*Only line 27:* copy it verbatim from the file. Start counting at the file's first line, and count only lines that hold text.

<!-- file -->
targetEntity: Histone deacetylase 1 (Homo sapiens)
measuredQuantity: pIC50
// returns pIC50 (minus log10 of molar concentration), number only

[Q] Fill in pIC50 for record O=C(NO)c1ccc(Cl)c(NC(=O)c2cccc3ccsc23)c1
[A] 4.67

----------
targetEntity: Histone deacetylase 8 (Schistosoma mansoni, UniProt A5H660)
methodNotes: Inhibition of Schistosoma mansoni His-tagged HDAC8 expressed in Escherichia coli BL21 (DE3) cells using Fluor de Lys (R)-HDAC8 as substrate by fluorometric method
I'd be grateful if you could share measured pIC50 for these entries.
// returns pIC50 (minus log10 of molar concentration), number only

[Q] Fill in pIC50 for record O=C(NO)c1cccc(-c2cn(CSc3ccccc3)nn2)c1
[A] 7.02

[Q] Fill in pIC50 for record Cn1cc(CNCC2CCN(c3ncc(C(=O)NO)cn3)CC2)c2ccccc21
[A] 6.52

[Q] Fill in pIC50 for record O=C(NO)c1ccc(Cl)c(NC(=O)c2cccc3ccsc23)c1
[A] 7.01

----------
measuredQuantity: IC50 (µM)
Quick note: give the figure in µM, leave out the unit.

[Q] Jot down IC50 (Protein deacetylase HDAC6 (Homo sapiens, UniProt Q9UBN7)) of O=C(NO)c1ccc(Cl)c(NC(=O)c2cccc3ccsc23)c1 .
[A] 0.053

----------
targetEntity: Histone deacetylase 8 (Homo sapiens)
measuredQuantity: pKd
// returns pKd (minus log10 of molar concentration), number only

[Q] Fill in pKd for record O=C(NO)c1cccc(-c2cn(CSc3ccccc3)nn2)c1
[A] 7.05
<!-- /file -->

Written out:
[A] 7.05